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MARKER DATABASE
“Bite-Size Bits of Local, National, and Global History”
“Bite-Size Bits of Local, National, and Global History”
Highlands in Monmouth County, New Jersey — The American Northeast (Mid-Atlantic)
 

Twin Lights Mystery Cannon

 
 
Twin Lights Mystery Cannon Marker image. Click for full size.
By Bill Coughlin, September 20, 2009
1. Twin Lights Mystery Cannon Marker
Inscription. During construction of the present lighthouse in 1861, a cannon was found buried on the grounds. It was placed in front of the keeper’s house and for a century was the “mystery” cannon of Twin Lights. There are still unanswered questions about the gun, but this is known.

The cannon is a twelve-pounder ship’s cannon of the third quarter, 17th century and of Dutch or Danish manufacture. A comparable specimen, although an eight-pounder, is in the Jøjhusmuseet Museum, Copenhagen, Denmark and was recovered from a 1679 Danish shipwreck.

A typical ship’s cannon of the era was a flat trajectory weapon with a point blank range of 300 yards, and accurate, effective range of one-half mile. Maximum range was one mile. The muzzle loading cannon used black powder, a mixture of approximately 75 parts potassium nitrate, 15 parts charcoal and 10 parts sulphur by weight. Projectiles fired included shot, hot shot, bombs, chain and bar shot.

The barrel is deeply incised with the markings “1756   xx     J * LOPEZ.” The date and name led to speculation the gun was a “pirate’s” cannon. Subsequent research disproved such fanciful visions of buccaneers raiding in Sandy Hook Bay.

Joseph Lopez was keeper of Twin Lights Lighthouse when the cannon was dug up. Obviously, he inscribed his name on the
Marker at Twin Lights Historic Site image. Click for full size.
By Bill Coughlin, September 20, 2009
2. Marker at Twin Lights Historic Site
barrel. In doing so, Lopez may have shed light on still another mystery. The first lighthouse at the Highlands was noted in Samuel Smith’s book The History of New Jersey published in 1765. He wrote “At the Highlands of Navesink, the New York Merchants have lately erected a commodious lighthouse for the security of navigation.” Did “lately erect” mean 1756, the date Keeper Lopez cut into the cannon?

During the Revolution War, Sandy Hook was occupied by British and Loyalist troops. Wartime reports mentioned the lighthouse at Highlands for in 1776 it was noted that two Loyalists “found means to pass the Guard at the Highlands near the lighthouse.” Was the Twin Lights mystery cannon part of the defenses at Highlands?

Or was it a signal cannon fired at regular intervals in foggy weather to warn ships that they were approaching the shore? In 1909, author Thomas Leonard was told the “old field piece was cast in Spain, and used by the colonists as a signal gun.”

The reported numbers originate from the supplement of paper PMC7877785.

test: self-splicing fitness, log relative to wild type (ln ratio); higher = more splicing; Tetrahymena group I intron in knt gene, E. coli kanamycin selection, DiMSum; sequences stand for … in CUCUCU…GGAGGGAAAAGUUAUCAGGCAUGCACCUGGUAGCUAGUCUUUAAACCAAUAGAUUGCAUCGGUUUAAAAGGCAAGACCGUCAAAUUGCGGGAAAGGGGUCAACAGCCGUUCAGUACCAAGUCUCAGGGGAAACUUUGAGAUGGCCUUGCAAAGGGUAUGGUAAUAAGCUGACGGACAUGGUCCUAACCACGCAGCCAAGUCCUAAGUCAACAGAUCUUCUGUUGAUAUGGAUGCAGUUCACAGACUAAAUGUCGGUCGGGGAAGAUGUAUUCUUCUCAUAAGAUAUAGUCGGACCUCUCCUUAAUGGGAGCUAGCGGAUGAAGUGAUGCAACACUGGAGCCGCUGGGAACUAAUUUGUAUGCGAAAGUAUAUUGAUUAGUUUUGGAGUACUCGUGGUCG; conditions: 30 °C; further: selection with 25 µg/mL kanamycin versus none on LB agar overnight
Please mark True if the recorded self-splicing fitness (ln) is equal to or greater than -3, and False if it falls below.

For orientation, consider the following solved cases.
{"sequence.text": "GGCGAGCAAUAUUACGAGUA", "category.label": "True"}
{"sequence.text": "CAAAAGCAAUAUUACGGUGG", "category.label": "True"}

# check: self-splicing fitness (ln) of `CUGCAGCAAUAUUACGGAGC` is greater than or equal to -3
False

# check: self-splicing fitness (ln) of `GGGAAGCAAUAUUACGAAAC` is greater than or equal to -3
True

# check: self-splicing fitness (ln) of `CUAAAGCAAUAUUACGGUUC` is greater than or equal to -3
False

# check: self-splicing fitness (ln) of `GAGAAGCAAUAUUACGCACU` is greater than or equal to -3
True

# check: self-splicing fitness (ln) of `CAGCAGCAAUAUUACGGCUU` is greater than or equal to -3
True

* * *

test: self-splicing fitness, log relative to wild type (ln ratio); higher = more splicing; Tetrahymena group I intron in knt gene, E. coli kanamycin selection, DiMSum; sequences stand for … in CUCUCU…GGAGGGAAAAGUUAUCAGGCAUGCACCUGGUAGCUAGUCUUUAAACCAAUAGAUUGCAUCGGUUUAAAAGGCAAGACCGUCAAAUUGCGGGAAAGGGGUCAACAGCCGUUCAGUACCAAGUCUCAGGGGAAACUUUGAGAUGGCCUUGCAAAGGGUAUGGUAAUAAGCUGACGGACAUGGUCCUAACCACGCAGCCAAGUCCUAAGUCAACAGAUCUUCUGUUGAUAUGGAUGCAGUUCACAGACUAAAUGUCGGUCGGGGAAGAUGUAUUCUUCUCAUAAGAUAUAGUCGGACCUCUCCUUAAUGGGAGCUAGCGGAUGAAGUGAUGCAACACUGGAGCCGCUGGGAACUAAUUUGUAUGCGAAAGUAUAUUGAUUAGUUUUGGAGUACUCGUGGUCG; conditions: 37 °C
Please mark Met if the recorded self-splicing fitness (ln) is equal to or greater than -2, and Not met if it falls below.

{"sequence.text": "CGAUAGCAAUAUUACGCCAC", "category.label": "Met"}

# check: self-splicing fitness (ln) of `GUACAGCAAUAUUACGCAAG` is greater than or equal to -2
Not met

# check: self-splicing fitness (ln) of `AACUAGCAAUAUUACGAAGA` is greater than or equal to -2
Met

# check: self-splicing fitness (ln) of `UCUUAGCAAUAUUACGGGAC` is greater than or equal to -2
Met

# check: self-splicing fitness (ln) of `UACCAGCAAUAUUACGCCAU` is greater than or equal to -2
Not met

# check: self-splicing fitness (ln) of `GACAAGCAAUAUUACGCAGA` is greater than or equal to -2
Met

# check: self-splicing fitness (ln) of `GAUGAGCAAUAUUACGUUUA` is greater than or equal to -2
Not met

Pirate gun. Signal cannon. Defense weapon. It’s purpose at Twin Lights is still unknown.
 
Location. 40° 23.779′ N, 73° 59.134′ W. Marker is in Highlands, New Jersey, in Monmouth County. Marker can be reached from Lighthouse Road. Touch for map. Marker is located at
Mystery Cannon at Twin Lights image. Click for full size.
By Bill Coughlin, September 20, 2009
3. Mystery Cannon at Twin Lights
the Twin Lights Historic Site. Marker is in this post office area: Highlands NJ 07732, United States of America.
 
Other nearby markers. At least 8 other markers are within walking distance of this marker. The Navesink Highlands Light Station (within shouting distance of this marker); Navesink Light Station (within shouting distance of this marker); Powerhouse (within shouting distance of this marker); Telegraph and Radar at Twin Lights (within shouting distance of this marker); Marconi at Twin Lights (within shouting distance of this marker); The Old North Tower (within shouting distance of this marker); Spermaceti Cove Lifeboat Station (within shouting distance of this marker); Highlands Doughboy World War I Monument (approx. 0.2 miles away). Touch for a list and map of all markers in Highlands.
 
Also see . . .  Twin Lights of Navesink website. (Submitted on September 23, 2009, by Bill Coughlin of North Arlington, New Jersey.)
 
Categories. Waterways & Vessels
 
Mystery Cannon image. Click for full size.
By Bill Coughlin, September 20, 2009
4. Mystery Cannon
Inscription on Mystery Cannon image. Click for full size.
By Bill Coughlin, September 20, 2009
5. Inscription on Mystery Cannon
The inscription mentioned on the marker, probably done by Twin Lights Lighthouse keeper Joseph Lopez, can be seen in this photo.
Twin Lights Cannon image. Click for full size.
By Bill Coughlin, September 20, 2009
6. Twin Lights Cannon
The North Tower of the Twin Lights at Navesink can be seen beyond the cannon, on the right in the photo.
 
 
Credits. This page was last revised on June 16, 2016. This page originally submitted on September 23, 2009, by Bill Coughlin of North Arlington, New Jersey. This page has been viewed 1,053 times since then and 51 times this year. Photos:   1, 2, 3, 4, 5, 6. submitted on September 23, 2009, by Bill Coughlin of North Arlington, New Jersey.
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